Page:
The problem with bisphosphonates, and the newer drug Prolia, is that they shut down bone resorption but do nothing to encourage osteoblasts to form bone. In fact, it's the osteoclasts that normally signal the osteoblasts to make new bone. With the osteoclasts gone from the scene, new bone just doesn't get made. The overall effect is a decrease in bone remodeling with minimal increase in bone density. The reason bisphosphonates are able to reduce fractures is not from their paltry increase in the density of bone (which, is secondary in nature...in other words it isn't primary new bone, just a secondary sprinkling of minerals onto the old weak scaffolding), but from a reduction in the number of small cuts of gouged out bone that the osteoclasts ordinarily make. Like the perforations that make it easy to tear pages from a notepad, these spots are vulnerable to fracture, even though they are a necessary part of remodeling. Where there is no remodeling, there are no temporary weak spots, and no focal areas where a little crack can get started. In normal bone these small cuts pose no problem, but if the overall density and strength of bone is low, these perforations become the ideal sites for catastrophic fractures to begin.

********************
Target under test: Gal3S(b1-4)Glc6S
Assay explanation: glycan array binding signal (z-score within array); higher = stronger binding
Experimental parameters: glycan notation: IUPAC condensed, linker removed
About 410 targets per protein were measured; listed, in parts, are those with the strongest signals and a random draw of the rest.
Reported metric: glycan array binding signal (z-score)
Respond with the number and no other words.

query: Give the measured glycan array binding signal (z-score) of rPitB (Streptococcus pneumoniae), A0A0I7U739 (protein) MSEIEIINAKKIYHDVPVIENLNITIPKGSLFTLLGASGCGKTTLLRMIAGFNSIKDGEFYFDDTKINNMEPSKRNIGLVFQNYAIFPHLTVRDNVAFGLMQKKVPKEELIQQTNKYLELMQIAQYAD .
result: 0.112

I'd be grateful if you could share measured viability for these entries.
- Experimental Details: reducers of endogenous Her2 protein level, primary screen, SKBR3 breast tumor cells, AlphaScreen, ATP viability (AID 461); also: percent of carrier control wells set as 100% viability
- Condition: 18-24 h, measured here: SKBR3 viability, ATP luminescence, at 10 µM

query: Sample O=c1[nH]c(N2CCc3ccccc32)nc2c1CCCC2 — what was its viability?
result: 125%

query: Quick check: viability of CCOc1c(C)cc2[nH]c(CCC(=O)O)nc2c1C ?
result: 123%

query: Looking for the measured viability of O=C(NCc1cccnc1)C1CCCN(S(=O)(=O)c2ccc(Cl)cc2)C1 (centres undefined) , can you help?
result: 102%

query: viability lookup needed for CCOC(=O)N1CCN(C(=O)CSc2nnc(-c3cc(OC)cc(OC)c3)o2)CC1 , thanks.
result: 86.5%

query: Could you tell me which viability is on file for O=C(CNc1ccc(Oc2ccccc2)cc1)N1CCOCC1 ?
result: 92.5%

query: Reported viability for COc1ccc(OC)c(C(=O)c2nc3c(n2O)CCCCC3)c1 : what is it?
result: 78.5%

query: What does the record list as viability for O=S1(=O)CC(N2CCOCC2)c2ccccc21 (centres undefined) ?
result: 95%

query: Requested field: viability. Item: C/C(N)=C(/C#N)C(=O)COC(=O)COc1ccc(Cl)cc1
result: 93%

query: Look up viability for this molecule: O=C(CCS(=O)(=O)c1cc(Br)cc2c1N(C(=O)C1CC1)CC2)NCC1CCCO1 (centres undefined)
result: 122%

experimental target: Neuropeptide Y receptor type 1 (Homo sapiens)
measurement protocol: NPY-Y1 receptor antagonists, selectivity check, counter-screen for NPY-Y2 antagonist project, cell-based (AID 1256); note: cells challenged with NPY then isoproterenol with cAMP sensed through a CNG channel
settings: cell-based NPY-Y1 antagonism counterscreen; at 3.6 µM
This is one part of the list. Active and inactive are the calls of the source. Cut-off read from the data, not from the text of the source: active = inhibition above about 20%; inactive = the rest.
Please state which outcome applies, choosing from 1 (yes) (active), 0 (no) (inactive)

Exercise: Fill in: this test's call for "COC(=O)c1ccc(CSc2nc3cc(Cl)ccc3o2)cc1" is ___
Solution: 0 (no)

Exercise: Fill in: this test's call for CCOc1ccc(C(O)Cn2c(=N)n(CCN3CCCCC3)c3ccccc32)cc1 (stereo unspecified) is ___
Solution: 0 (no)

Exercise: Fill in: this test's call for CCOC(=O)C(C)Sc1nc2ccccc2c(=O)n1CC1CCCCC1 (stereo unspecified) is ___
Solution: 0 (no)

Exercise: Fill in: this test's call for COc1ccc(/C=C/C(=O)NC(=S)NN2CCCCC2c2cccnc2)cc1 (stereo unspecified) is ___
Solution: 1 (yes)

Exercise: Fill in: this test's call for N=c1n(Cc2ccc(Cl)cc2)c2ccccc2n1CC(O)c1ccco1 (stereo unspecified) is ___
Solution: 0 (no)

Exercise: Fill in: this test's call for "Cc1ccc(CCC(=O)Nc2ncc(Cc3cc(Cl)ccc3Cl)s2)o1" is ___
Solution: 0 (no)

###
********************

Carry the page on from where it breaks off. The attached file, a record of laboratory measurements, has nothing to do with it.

Older people are typically more sedentary and place less stress on their skeleton. Leaving the old bone in place by stopping remodeling, seems to work well in reducing the risk of fracture, even though the actual quality of the patient's bone becomes arguably worse. How many years can a person go without remodeling before that old bone becomes so old that it's more fragile than new bone would be with remodeling sites? That's a big question and nobody knows the answer. For an 80-year-old it's probably a reasonable risk. For a 46-year-old, it's a question that hadn't been tested much, and I wasn't sure I wanted to volunteer to be a guinea pig.